Staff. As related to staff, it is critical that management conduct pre-, at, and post-hire screening of all staff as appropriate to their position and access to sensitive areas. Have and retain updated information on all workers, their worksites, and shift; establish a system of positive identification and collect all such information and access cards upon an employee’s departure; limit staff access to areas needed for their jobs; restrict personal items allowed in non-public areas of the facility and regularly inspect lockers, etc.; and train all in food security procedures. It also is important to watch for unusual or suspicious behavior by staff as well as atypical health conditions and absences that could indicate tampering or other threats.
Public. Customers should be restricted from non-public areas of the facility; and all public areas should be monitored (particularly restroom entrances and self-service food serving or display areas) for suspicious activity. Only visitors with a valid reason should be allowed in non-public areas, and these persons and reasons should be verified. Additionally, any packages and briefcases taken into or out of non-public areas should be inspected to the extent practical.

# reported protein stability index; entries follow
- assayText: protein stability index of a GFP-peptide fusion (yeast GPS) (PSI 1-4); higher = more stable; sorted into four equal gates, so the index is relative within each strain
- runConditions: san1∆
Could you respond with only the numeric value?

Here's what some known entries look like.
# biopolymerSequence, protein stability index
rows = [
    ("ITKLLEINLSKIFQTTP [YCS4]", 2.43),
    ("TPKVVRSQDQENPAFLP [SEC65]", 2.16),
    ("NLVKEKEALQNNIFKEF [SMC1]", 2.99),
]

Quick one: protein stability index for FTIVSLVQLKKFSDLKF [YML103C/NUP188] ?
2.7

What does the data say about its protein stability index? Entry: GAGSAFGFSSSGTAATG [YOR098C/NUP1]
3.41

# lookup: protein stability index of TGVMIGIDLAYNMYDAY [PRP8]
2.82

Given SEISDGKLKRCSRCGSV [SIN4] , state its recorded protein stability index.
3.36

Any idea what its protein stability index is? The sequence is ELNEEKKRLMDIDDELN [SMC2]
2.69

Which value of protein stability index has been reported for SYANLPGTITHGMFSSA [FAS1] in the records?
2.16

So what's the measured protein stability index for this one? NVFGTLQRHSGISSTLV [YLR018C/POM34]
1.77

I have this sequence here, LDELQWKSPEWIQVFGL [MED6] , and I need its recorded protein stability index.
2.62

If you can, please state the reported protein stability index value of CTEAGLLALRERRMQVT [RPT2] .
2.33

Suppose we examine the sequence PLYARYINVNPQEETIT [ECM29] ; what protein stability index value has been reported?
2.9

Facility. Exterior security to non-public areas should be implemented as appropriate (e.g., fencing, door/window locks, storage room locks, guards, monitored video surveillance, etc.) It also is recommended that the number of entrances to these areas be limited, vehicle access controlled, and lighting be adequate for security. Additionally, areas anywhere in the facility that an intruder could hide after hours or intentional contaminants be hidden should be minimized. The storage and use of poisonous and toxic chemicals in the facility should be limited to those that are necessary (or for sale), with all properly labeled, tracked, and securely stored away from food handling and storage with access restricted. Investigation should be made of any irregularities or missing stock.